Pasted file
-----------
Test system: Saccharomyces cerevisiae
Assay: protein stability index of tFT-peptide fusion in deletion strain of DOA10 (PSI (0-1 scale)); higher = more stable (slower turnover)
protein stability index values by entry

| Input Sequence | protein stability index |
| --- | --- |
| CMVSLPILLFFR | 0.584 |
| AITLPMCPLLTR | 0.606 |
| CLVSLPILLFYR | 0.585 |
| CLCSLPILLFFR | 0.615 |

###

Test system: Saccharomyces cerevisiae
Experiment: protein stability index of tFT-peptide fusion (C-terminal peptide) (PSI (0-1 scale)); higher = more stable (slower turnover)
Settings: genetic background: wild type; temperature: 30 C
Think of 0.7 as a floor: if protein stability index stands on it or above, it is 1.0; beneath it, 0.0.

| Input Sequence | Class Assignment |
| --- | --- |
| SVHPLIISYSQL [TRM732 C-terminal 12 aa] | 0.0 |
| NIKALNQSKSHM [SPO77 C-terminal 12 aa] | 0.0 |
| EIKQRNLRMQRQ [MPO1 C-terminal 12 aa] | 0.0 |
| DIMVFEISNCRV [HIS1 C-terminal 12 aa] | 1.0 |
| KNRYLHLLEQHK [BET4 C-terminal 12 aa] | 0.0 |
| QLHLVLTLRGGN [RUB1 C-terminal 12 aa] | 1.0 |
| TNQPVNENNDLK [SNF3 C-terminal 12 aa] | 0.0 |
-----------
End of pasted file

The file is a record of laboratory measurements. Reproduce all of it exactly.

Test system: Saccharomyces cerevisiae
Assay: protein stability index of tFT-peptide fusion in deletion strain of DOA10 (PSI (0-1 scale)); higher = more stable (slower turnover)
protein stability index values by entry

| Input Sequence | protein stability index |
| --- | --- |
| CMVSLPILLFFR | 0.584 |
| AITLPMCPLLTR | 0.606 |
| CLVSLPILLFYR | 0.585 |
| CLCSLPILLFFR | 0.615 |

###

Test system: Saccharomyces cerevisiae
Experiment: protein stability index of tFT-peptide fusion (C-terminal peptide) (PSI (0-1 scale)); higher = more stable (slower turnover)
Settings: genetic background: wild type; temperature: 30 C
Think of 0.7 as a floor: if protein stability index stands on it or above, it is 1.0; beneath it, 0.0.

| Input Sequence | Class Assignment |
| --- | --- |
| SVHPLIISYSQL [TRM732 C-terminal 12 aa] | 0.0 |
| NIKALNQSKSHM [SPO77 C-terminal 12 aa] | 0.0 |
| EIKQRNLRMQRQ [MPO1 C-terminal 12 aa] | 0.0 |
| DIMVFEISNCRV [HIS1 C-terminal 12 aa] | 1.0 |
| KNRYLHLLEQHK [BET4 C-terminal 12 aa] | 0.0 |
| QLHLVLTLRGGN [RUB1 C-terminal 12 aa] | 1.0 |
| TNQPVNENNDLK [SNF3 C-terminal 12 aa] | 0.0 |